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Architectural innovation in collective housing in Barcelona

Case study

Architectural innovation in collective housing in Barcelona

The Edificio Londres, a residential building in Barcelona, is an example of architectural innovation and where a variety of energy saving concepts can be applied. A holistic energy concept, which was then elaborated in a coherent design, combining innovative and low-tech features, has been applied.
Editorial Team

When we transpose the three R’s of the circular economy ‘Reduce, Re-use, Recycle’ to energy in buildings, the specific application of these generic terms becomes ‘Reduction of energy demand, Efficient installations, Renewable energies.’ Some call these three steps here in Barcelona as the “Trias Energetica” and when drawing their buildings architects should integrate this method from the beginning. First, we should design in such a way that the building minimizes energy demands, while creating a comfortable interior climate (it is climatization that causes the bulk of energy consumption in buildings), which means applying good insulation and smart solar protection.

Secondly, we should use heat pumps and systems like floor radiation in order to achieve comfortable interior temperatures more efficiently. Finally: the energy needed for these installations should come from renewable sources on site, such as photovoltaic (PV) panels and geothermal boreholes. The construction sector may be an archaic one but, like everywhere, things are shifting rapidly and realizing net-zero buildings through this approach is becoming an imperative.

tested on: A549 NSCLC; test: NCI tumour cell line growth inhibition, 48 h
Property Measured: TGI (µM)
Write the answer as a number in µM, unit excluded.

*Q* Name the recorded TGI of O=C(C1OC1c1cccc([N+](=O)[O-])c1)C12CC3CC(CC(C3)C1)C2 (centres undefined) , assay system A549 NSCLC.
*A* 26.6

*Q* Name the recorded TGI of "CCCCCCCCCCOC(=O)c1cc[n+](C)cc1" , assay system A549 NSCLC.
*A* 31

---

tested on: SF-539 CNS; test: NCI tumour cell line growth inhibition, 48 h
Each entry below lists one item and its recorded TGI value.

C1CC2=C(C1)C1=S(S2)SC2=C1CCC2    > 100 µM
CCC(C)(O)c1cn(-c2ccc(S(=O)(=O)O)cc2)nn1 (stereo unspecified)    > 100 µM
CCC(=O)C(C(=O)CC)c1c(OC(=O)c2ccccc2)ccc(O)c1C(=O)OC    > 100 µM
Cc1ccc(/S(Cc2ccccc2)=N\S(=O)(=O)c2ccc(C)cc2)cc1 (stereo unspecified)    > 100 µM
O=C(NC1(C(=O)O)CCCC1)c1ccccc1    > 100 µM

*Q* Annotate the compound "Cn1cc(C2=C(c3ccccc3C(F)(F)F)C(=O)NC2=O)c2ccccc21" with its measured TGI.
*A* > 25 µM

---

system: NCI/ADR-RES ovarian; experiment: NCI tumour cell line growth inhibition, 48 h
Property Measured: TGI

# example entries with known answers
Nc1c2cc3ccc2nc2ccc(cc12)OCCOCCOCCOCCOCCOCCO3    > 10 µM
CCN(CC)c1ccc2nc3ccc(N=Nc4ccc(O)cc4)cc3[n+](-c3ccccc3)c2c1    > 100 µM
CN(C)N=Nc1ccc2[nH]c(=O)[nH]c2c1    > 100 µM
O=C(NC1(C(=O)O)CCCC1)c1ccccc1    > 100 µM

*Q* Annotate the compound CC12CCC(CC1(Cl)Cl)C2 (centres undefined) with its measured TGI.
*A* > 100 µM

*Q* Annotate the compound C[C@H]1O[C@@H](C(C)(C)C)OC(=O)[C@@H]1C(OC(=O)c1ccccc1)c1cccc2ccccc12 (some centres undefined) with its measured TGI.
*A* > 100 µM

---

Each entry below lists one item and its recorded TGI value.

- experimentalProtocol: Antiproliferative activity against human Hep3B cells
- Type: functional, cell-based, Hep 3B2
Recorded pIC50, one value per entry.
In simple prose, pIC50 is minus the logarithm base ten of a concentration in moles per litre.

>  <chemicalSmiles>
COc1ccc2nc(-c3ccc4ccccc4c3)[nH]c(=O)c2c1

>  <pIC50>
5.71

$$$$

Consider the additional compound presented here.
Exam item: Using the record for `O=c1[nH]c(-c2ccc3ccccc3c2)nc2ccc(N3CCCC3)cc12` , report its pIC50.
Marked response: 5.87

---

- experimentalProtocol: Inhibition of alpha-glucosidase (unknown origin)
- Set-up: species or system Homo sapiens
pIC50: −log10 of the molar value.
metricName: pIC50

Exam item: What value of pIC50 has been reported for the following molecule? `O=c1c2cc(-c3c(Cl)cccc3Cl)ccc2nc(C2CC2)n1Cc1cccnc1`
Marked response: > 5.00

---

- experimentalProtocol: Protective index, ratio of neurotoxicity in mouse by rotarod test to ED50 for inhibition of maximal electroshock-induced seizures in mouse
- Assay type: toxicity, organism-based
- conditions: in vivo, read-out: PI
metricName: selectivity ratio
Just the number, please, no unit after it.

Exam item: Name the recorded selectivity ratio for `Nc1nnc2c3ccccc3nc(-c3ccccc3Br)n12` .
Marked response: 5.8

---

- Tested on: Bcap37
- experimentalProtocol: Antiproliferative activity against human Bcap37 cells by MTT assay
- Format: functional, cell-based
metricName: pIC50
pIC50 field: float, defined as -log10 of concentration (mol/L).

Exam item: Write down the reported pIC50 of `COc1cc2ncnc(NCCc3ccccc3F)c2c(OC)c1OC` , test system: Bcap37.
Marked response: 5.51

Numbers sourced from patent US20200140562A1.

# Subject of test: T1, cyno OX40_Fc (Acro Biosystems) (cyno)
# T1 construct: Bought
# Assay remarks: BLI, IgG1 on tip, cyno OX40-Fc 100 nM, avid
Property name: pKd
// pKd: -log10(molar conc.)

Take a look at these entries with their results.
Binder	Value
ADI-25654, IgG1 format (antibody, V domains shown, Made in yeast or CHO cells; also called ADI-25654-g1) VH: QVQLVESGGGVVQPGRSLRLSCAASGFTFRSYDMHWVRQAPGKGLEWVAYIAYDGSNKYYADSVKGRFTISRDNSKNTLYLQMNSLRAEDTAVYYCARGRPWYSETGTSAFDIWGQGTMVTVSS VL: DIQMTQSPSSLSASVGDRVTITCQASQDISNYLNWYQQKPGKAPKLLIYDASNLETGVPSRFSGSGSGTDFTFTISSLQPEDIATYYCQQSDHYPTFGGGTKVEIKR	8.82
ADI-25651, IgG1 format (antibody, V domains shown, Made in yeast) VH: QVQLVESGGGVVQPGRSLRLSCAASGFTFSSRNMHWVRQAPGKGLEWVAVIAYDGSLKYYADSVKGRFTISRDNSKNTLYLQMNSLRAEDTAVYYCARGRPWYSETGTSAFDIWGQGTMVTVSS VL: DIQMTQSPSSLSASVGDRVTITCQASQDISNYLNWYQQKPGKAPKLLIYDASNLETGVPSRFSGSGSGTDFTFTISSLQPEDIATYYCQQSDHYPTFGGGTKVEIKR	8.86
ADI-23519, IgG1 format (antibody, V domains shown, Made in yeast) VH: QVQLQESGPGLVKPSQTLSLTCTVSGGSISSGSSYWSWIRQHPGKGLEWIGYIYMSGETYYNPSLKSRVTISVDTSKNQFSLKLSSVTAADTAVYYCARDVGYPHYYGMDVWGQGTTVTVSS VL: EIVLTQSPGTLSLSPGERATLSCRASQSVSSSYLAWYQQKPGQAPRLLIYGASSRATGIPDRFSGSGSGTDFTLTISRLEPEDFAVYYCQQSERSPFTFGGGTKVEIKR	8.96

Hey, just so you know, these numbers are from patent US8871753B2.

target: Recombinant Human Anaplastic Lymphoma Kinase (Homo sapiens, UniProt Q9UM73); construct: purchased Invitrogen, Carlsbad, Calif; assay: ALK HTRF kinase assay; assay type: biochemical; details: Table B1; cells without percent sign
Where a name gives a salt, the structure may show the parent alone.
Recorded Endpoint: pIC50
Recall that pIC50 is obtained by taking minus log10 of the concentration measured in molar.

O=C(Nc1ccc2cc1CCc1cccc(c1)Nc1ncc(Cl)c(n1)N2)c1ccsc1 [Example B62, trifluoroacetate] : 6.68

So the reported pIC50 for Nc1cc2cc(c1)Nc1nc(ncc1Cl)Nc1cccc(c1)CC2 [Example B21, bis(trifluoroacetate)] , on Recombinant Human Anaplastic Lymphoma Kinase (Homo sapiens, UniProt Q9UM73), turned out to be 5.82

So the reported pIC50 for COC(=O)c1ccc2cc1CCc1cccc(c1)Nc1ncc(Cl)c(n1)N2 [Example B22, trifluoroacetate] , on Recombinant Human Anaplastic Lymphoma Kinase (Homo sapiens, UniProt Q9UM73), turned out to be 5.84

The Edificio Londres residential building in the Marina neighbourhood of Barcelona – a development by the developer AQ Acentor – is an example where a variety of energy saving concepts was applied. The results are old-fashioned passive bio-climatic technologies (or better yet we should call them ‘bioclimatic strategies’, as in the end they avoid technology rather than apply technology) mixed with modern PV panels and energy storage systems like lithium batteries. This overlap runs the risk of becoming an energetic Frankenstein, and it could seem somewhat pretentious to turn an urban housing complex with 210 dwellings of which 30% is social housing into a living machine with Tesla-like-installations. However, reviewing all the different energy aspects that were incorporated, they do add up to a coherent combination of design decisions that – thanks to the transversal approach – simply makes sense from the perspective of the user.

Sector 3 of la Marina del Prat Vermell